Los Campesinos! is a band weathered by fine lines. By attending one of the Welsh septet's shows, you are, whether you know it or not, crossing one of your own in the sand. You are saying that you prefer precociousness to pretense, that you listen to blunt honesty and bold drama, that you're cool with your rock bands sounding and looking more than a little bit cute. And if you and your bespectacled face made it to the Bluebird last night for an earnest, strangely Buzzcocks-esque take on all of these qualities, you will notice that you are still a fan.
The seven ceaselessly fresh-faced members of Los Campesinos! have cranked out four albums since 2008, all the while touring endlessly to crowds who think they're British (foreshadowing: They're kind of bitter) while never coming down on either side of any of the fine lines they're straddling. You're still you(!), they're still me(!), and we're all still dancing(!) -- and the whole thing is still as twee as the punctuation it rode in on. This is a band mired in emotion and bold intentions, saddled somewhere between rock and pop, earnest and ironic, brave and cute. And yesterday, they did their laundry.
Coming from the same man who pens the group's brazenly open-diary lyrics, Gareth Campesinos!, the night's string of Denver anecdotes was as charming as it was in absolutely no way noteworthy. During our journey through the rowdy soap-pop era of the band's November album, Hello Sadness, the audience was treated to all the details of the band's trip to the laundromat, Chipotle and Twist & Shout earlier that afternoon. As proof of their need to wash up, the band's two women and five men each sported solid-colored T-shirts without repeating shades. The effect was that of a slightly punk, highly desperate Von Trapp family.
On stage, the band is spread evenly through distinctly cramped quarters, which amplifies their creativity level and showmanship while rendering their sound happily murky. Gareth, who struts and gestures in much the same way as Art Brut's Eddie Argos, is both the band's obvious leader and its direct focal point: It is his charisma ("Romance Is Boring"), his fervor ("Straight in at 101") and his sass ("Songs About Your Girlfriend," during which he accused a rude audience member of dating a woman who didn't love him). As he shouted at the top of his lungs, "More post-coital and less post-rock!," the lyrics he wrote and repeated sounded like a call to arms.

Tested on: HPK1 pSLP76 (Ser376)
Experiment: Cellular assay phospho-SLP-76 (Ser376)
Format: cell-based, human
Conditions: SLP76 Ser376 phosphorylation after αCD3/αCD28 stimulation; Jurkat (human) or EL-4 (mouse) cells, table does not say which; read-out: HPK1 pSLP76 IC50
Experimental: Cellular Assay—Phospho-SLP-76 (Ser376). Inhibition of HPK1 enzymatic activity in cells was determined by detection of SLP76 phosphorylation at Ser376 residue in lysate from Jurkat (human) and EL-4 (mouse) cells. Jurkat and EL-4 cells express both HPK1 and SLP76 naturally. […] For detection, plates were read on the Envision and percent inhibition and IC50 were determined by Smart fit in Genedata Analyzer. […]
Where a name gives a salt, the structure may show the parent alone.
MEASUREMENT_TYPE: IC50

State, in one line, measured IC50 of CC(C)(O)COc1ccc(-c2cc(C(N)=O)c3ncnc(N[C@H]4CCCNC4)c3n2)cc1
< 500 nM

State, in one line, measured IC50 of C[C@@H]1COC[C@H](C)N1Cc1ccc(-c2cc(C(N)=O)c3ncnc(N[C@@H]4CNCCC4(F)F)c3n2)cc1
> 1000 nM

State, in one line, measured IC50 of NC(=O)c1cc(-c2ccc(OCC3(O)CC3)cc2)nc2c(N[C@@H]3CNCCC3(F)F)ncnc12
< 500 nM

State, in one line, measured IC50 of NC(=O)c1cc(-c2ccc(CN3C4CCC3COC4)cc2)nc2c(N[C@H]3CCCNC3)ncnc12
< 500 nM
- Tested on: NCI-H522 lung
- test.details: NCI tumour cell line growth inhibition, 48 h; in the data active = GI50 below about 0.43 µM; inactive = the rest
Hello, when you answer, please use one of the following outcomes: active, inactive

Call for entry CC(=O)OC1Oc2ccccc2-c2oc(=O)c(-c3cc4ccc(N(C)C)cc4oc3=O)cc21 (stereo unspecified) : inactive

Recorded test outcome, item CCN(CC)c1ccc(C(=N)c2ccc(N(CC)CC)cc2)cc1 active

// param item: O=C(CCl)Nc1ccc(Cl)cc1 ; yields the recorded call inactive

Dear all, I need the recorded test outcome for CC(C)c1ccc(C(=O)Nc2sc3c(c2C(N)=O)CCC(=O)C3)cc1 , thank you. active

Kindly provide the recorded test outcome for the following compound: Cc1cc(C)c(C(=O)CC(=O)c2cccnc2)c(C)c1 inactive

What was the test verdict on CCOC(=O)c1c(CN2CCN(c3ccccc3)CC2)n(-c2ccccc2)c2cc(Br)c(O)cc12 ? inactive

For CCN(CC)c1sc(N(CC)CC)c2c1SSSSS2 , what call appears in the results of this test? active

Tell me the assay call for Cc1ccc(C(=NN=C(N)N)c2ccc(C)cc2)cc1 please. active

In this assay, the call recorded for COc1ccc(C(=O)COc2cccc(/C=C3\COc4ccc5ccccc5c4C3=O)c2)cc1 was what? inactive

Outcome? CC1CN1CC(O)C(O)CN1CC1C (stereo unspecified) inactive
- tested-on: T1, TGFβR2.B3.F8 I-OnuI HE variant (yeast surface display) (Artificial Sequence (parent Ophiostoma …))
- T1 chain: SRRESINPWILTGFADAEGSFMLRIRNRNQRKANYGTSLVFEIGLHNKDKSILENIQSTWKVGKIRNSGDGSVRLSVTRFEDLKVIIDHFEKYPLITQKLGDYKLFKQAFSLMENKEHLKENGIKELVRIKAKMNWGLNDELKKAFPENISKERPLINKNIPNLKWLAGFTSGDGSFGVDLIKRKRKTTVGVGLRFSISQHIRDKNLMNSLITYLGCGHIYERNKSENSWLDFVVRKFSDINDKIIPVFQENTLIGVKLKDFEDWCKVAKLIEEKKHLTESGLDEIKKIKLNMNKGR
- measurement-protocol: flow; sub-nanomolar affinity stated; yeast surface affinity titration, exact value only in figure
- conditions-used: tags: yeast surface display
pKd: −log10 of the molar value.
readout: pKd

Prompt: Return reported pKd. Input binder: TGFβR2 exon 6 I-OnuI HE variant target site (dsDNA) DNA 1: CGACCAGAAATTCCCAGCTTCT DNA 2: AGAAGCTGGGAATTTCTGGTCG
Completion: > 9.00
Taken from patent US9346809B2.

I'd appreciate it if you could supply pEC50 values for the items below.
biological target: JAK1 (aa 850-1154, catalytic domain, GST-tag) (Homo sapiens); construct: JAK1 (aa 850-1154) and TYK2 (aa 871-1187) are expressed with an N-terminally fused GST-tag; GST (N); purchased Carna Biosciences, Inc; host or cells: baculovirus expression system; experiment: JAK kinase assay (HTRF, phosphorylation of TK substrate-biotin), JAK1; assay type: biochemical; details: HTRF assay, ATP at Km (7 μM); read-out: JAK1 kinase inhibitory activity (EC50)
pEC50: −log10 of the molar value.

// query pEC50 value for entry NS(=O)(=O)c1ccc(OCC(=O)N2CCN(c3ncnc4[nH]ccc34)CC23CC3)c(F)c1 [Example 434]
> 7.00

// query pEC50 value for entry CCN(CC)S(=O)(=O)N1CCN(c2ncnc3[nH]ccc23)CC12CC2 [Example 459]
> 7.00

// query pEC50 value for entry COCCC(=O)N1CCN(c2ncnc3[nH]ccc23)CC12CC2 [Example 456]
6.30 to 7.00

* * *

Live, the songs are eerily poignant, and not just when the F-bomb is dropped. Can a xylophone be furious? But the people behind them, especially after a day spent doing laundry and then telling people about it, can occasionally be sloppy. For the first five songs, it was tough to tell whether Los Campesinos! even wanted to be there, and this period was followed by moments of pointed anti-American barbs that proved intermittently that they probably didn't. ("You guys probably think we all sound the same -- like David Beckham." "But we all know Americans love money." "Yeah, we had fast food today, too.") With seven people on the Bluebird's stage, it's tough to dance wildly, and the moves both band and audience busted were lacking.
But who really wants their spontaneous, post-punk twee pop to be polished? If the guys hadn't been bitter, if they had cared about the audience just a little more, if their performance had been finely orchestrated, it would have been sweet instead of the eventual acutely, romantically bittersweet. Sometimes it helps to cut the sugar with something sour. Last night, Los Campesinos! were both.
Personal Bias: During an interview in 2008, Tom Campesinos! jokingly asked me to join the band. Sometimes, after sad movies and over a pint of vegan ice cream, I wonder what my life might have been. By the Way: Despite the band's barbed claims that Americans can't tell the difference between England and Wales, one member of the crowd actually brought his most recent copy of NME with him to the show. Now, I can get down with my Brit self, too, but last night fostered some exceptionally obvious Anglophilia. Random Detail: The ratio of glasses to people who can see heavily favored the bespectacled. The show was like a cute convention for people who can't read past the third row of letters.
Los Campesinos! Bluebird Theater - 1/31/12 Denver, CO
1. "This Is How You Spell 'Hahaha, We Destroyed the Hopes and Dreams of a Generation of Faux-Romantics'" 2. "Romance Is Boring" 3. "Death to Los Campesinos!" 4. "Life Is a Long Time" 5. "A Heat Rash in the Shape of the Show Me State; Or, Letters From Me to Charlotte" 6. "Songs About Your Girlfriend" 7. "We Are Beautiful, We Are Doomed" 8. "There Are Listed Buildings" 9. "Straight in at 101" 10. "To Tundra" 11. "The Black Bird, The Dark Slope" 12. "You! Me! Dancing!" 13. "The Sea Is a Good Place to Think of the Future" 14. "Hello Sadness" 15. "Baby, I Got the Death Rattle"
16. Sweet Dreams, Sweet Cheeks"
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